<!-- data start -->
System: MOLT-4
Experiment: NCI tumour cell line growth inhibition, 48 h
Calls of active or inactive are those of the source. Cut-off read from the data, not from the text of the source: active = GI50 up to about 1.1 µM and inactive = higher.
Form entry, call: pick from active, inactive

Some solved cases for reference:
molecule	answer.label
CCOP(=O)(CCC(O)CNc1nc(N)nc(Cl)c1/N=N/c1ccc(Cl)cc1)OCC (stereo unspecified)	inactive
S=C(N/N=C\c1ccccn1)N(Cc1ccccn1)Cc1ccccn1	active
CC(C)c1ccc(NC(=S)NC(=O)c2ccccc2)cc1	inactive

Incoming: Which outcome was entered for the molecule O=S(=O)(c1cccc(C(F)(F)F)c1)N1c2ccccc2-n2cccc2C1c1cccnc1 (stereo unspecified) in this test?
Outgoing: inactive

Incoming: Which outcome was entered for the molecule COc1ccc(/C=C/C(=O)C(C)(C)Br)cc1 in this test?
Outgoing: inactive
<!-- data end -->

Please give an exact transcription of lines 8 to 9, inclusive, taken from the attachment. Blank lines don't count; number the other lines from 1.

S=C(N/N=C\c1ccccn1)N(Cc1ccccn1)Cc1ccccn1	active
CC(C)c1ccc(NC(=S)NC(=O)c2ccccc2)cc1	inactive